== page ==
Our interprofessional global health research focuses on developing evidence to prevent and treat non-communicable diseases in low and middle-income countries. To further this work, we focus on using and training students in two methodologies: systematic reviews and mixed methods studies. We welcome opportunities to collaborate with students and researchers across disciplines and around the globe. Please contact us to learn more about these opportunities.
Toward preventing cardiovascular disease: Physical activity, exercise, & physical fitness in Ugandans living with HIV (Kampala, Uganda)
In collaboration with the Joint Clinical Research Center, we are currently conducting a mixed methods study to describe the meaning, value, and patterns of physical activity and diet intake, and their impact on physical fitness in Ugandans living with HIV. Using innovative photo voice qualitative methods, and gold standard quantitative methods (actigraphy and physical fitness assessments), we are currently enrolling 200 adults in Kampala, Uganda, to characterize these important health-promoting behaviors in this rapidly developing setting. This study is currently enrolling participants and data analysis will begin in spring 2019.
Improving Systems of Care to Prevent and Treat Rheumatic Heart Disease (Uganda)
As part of a five-year partnership with the Uganda Heart Institute, Case Western Reserve University, Washington Children's, RhEACH, and Medtronic Philanthropies to reduce Rheumatic Heart Disease in Uganda, we conducted several mixed methods studies to describe how to develop contextually-appropriate interventions.
Published findings include:
Chang, A.Y., Nabbaale, J., Okello, E., Ssinabulya, Barry, M., Beaon, A.Z., Webel, A.R., & Longenecker, C.T. (2020). Outcomes and Care Quality Metrics for Women of Reproductive Age Living with Rheumatic Heart Disease in Uganda. Journal of the American Heart Association. e015562. doi: 10.1161/JAHA.119.015562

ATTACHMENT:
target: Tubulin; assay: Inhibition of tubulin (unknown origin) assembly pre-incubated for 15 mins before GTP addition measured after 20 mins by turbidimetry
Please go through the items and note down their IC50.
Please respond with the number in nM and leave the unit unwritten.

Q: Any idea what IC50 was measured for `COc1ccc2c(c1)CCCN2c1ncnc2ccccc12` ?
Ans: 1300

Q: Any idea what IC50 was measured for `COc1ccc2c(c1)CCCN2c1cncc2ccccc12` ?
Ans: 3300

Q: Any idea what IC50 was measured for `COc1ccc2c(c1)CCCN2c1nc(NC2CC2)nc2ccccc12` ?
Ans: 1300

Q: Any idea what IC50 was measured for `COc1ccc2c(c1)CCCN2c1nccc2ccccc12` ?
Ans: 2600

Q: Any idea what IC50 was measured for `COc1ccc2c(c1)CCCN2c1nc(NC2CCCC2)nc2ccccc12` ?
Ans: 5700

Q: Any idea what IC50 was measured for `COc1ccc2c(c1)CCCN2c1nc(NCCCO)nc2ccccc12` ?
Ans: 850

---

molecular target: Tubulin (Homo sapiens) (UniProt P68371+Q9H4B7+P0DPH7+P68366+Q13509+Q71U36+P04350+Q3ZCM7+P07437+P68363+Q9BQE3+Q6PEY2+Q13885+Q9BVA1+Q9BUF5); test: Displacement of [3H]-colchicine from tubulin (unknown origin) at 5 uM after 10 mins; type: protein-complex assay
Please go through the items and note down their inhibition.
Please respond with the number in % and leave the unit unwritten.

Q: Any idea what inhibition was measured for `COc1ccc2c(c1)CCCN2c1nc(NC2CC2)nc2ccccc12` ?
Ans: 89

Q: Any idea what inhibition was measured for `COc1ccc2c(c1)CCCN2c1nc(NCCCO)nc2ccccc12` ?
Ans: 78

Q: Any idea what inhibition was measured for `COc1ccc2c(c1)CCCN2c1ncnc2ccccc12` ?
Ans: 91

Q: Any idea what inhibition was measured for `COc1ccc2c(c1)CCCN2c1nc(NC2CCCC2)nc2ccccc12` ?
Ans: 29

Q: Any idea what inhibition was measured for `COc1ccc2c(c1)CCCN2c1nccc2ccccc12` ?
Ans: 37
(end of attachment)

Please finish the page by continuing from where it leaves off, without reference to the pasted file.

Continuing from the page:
- Chang, A.Y., Nabbaale, J., Nalubwama, H., Okello, E., Ssinabulya, I., Longenecker, C.T., and Webel, A.R., 2018. Motivations of women in Uganda living with rheumatic heart disease: A mixed methods study of experiences in stigma, childbearing, anticoagulation, and contraception. PloS one, 13(3), p.e0194030.
- Scheel, A., Beaton, A., Okello, E., Longenecker, C.T., Otim, I.O., Lwabi, P., Sable, C., Webel, A.R., and Aliku, T., 2018. The impact of a peer support group for children with rheumatic heart disease in Uganda. Patient education and counseling, 101(1), pp.119-123.
- Huck, D.M., Nalubwama, H., Longenecker, C.T., Frank, S.H., Okello, E., and Webel, A.R., 2015. A qualitative examination of secondary prophylaxis in rheumatic heart disease: factors influencing adherence to secondary prophylaxis in Uganda. Global heart, 10(1), pp.63-69.
Using Peers to Improve Cardiovascular Health
(West Bengal, India)
To better understand how to develop community based interventions to improve cardiovascular health in West Bengal, India, we are currently conducting mixed-methods studies nested within Project SEHAT, a cluster randomized clinical trial.
Published findings to date include:
- Khetan, A., Patel, T., Hejjaji, V., Barbhaya, D., Mohan, S.K.M., Josephson, R., and Webel, A., 2018. Role development of community health workers for cardiovascular disease prevention in India. Evaluation and program planning, 67, pp.177-183.
- Khetan, A.K., Purushothaman, R., Chami, T., Hejjaji, V., Mohan, S.K.M., Josephson, R.A., and Webel, A.R., 2017. The Effectiveness of community health workers for CVD prevention in LMIC. Global heart, 12(3), pp.233-243.